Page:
Citizen Science: Results from new otter survey indicate healthier rivers

  • Volunteers have been trained to survey for signs of European Otter Lutra lutra

  • Results provide new evidence of the health of six tributaries in the south of Greater Manchester

During the winter of 2022 and spring of 2023, trained volunteers searched for field signs left by otters around bridges along six tributaries of the River Mersey in the south of Greater Manchester which are known to support otters.  Otter field signs were found on four of the tributaries, indicating the river environment was healthy enough to support them.

Otters tend to frequent landmarks such as bridges where they sometimes leave behind pawprints as well as territorial markings including spraint (the technical term for their poo).  This behaviour is utilised by the ‘Otter Survey of England’, which is carried out by experienced professional surveyors to estimate the national population (1).

Our survey was designed to understand if a similar bridge survey method could be of use when carried out by volunteers on a local level.

You can read the full report here (opens in a new tab)

Otter spraint with ruler to show size

Otter spraint found on the River Goyt

Otters are an apex predator and need a healthy food chain beneath them, and hence a good river environment to support that food chain.  Otters also travel widely within their large territories (which can stretch to 20km or more), therefore, they are likely to visit all the healthy rivers in the area in which they live.

The hypothesis was that in an area known to have otters living there, volunteers would be able to find field signs at bridges on the rivers to indicate a healthy river environment. Not finding field signs would suggest that something could be improved about that river.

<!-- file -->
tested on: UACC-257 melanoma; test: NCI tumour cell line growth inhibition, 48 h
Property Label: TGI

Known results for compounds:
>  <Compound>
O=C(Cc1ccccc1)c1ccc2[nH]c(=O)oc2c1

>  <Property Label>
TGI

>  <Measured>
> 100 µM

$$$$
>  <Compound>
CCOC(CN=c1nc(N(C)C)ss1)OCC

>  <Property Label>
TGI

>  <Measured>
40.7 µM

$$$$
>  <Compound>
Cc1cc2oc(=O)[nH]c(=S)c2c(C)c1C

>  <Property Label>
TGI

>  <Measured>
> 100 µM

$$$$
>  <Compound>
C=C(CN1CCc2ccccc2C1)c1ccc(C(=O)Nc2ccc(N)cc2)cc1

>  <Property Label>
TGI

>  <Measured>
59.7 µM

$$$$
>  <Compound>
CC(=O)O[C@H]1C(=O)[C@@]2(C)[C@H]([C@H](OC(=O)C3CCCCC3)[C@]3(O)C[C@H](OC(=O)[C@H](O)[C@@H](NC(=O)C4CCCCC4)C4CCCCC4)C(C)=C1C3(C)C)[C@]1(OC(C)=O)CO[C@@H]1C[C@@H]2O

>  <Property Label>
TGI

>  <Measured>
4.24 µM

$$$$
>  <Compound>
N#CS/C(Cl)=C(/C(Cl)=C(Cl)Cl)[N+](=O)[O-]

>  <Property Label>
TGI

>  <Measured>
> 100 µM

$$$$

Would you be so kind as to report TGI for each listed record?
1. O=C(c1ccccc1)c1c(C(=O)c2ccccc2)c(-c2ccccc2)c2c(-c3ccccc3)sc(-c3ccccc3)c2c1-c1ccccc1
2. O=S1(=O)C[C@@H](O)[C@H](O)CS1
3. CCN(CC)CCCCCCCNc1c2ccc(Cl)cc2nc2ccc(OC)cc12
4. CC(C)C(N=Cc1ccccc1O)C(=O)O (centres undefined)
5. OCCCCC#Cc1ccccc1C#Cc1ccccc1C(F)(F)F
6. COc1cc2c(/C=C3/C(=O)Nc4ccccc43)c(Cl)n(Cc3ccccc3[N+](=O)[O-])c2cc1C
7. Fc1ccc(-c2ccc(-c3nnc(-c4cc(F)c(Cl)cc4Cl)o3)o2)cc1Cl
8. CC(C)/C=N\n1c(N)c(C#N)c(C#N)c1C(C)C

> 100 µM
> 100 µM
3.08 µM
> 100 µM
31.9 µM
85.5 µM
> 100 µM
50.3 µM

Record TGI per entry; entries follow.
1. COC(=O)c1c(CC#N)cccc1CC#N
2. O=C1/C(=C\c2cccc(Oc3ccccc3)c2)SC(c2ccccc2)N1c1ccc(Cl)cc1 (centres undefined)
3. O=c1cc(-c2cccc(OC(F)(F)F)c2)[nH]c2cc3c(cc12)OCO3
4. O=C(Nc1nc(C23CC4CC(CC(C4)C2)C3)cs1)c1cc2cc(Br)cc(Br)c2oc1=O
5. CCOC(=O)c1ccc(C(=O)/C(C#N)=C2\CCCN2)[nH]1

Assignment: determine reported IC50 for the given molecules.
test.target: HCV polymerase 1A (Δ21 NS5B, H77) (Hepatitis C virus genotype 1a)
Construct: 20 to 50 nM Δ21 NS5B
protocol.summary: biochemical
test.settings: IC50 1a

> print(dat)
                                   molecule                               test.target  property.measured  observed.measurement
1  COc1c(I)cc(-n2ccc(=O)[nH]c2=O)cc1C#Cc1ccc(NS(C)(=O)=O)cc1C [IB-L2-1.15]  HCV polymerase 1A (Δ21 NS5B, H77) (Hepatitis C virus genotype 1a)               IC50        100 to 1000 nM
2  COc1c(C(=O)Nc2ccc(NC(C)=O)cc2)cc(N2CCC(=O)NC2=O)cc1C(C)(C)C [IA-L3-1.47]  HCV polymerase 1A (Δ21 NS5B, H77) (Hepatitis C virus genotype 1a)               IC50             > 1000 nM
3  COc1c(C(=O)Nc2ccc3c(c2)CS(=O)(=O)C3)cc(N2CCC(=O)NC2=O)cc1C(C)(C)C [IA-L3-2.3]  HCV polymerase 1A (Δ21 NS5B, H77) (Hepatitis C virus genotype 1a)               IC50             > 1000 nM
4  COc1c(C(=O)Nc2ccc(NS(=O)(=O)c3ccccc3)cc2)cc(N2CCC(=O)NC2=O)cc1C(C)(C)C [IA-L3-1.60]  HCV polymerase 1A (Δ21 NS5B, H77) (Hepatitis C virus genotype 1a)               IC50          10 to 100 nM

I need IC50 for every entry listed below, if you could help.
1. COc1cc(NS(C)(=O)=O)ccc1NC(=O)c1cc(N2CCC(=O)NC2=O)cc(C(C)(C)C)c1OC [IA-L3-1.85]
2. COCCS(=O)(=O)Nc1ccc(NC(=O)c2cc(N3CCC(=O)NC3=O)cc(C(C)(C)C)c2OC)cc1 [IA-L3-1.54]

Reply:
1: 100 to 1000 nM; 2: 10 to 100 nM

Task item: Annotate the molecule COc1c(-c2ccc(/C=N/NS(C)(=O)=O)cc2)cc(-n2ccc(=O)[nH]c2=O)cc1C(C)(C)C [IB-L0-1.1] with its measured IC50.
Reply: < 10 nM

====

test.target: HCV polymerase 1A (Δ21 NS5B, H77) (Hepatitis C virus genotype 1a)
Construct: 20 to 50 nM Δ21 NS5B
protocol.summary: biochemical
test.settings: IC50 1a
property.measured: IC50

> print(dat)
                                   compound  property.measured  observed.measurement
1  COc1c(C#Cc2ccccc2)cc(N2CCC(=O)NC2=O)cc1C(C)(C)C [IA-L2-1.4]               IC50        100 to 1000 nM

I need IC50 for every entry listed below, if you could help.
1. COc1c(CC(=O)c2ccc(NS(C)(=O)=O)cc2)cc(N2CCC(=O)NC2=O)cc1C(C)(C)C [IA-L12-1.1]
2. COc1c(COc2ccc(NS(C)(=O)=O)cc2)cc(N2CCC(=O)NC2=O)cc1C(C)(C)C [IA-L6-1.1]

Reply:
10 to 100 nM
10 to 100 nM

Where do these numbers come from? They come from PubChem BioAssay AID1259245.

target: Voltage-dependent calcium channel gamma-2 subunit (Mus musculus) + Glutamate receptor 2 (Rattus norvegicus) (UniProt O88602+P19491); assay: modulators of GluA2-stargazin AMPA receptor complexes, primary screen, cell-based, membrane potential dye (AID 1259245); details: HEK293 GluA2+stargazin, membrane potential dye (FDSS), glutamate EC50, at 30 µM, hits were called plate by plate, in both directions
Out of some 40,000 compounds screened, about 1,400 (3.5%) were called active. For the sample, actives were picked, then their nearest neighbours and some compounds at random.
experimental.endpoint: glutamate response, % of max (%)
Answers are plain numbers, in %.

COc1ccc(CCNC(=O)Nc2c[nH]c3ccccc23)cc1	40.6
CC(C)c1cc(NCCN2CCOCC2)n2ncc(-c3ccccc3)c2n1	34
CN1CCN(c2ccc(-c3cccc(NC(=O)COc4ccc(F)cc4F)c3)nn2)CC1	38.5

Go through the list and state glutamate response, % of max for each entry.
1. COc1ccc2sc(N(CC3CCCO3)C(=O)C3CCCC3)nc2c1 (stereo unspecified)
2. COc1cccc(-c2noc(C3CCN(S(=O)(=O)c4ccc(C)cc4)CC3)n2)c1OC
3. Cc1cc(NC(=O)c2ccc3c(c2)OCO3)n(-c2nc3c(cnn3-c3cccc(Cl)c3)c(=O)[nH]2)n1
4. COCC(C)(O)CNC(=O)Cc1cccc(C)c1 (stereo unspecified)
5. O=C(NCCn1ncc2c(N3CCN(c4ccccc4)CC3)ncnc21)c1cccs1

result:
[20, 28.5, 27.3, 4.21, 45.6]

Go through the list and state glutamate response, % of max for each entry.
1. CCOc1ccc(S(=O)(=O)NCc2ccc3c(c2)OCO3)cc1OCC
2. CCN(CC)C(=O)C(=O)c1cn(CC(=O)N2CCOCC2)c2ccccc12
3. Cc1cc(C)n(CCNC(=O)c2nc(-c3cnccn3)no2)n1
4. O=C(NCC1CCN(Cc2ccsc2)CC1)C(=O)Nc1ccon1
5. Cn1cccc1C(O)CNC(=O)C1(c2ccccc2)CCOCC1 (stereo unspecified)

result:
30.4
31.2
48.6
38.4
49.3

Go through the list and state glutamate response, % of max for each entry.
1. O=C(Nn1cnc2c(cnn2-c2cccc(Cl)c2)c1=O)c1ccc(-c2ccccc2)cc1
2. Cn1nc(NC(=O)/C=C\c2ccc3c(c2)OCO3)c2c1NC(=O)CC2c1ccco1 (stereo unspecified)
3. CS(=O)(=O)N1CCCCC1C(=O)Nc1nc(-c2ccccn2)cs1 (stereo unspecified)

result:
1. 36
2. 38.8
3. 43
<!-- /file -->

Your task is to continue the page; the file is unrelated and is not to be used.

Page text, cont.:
Otter food pyramid

Otter food chain – credit

Credit: Tuam Tidy Towns tells the story of the River Nanny – – (opens in a new tab)

Otters are shy and elusive creatures that are difficult to spot – however, their field signs are easier to find.  Accordingly, volunteers were trained in the survey method and search techniques by Natural Course Project Officer Mike Beard, and Natural Course Advisor and otter expert Dr. Lorna Drake

Volunteers being trained, standing under a bridge next to a river

Volunteers being trained by Dr. Lorna Drake

Four of the six tributaries surveyed were found to support otters, indicating that they have a healthy river environment.

Surprisingly few field signs were found during winter 2022 so a second phase of the survey was held in spring 2023 (wet weather during the first survey may have washed away the field signs).  The volunteer team for Platt Brook experienced trouble accessing bridges so that tributary was replaced by the River Tame.  The second phase of the survey was much more successful, with five field signs being found compared to one during the first phase.

RiverNumber of bridges selectedField signs found Phase 1Field signs found Phase 2
Chorlton Brook800
Gatley Brook901
River Goyt901
Micker Brook1610
Platt Brook70Not surveyed
River Tame10Not surveyed3

Survey findings summary table

The survey succeeded in demonstrating that volunteers can use the bridge survey method to find otter field signs, which is a useful indicator of a healthy river.  It was also interesting to note that rivers that are classified under the Water Framework Directive as heavily modified were still being used by otters.

During the survey otter sightings were reported on social media but were not translating to official records that could be collated and carefully shared by the Greater Manchester Records Centre (GMLRC) and go on to be used for various conservation purposes.  The best method of making a sighting official, so that it can be used to help otters, is to send the information directly to GMLRC by way of their Simple Recording Form (opens in a new tab)

Mike Beard (Natural Course Project Officer and Greater Manchester Environment Team) said…

 “Volunteers are keen to help care for our rivers and associated wildlife and this novel survey gave them the opportunity to provide a new indicator of the health of their local tributaries.    Even if members of the public are not part of organised surveys like this one, they can still help build our knowledge of our natural environment by recording their sightings of otters, and other wildlife, with the easy-to-use GMLRC Simple Recording Form.”


(1) Crawford A. 2010. Fifth Otter Survey of England 2009-2010. Bristol, Environment Agency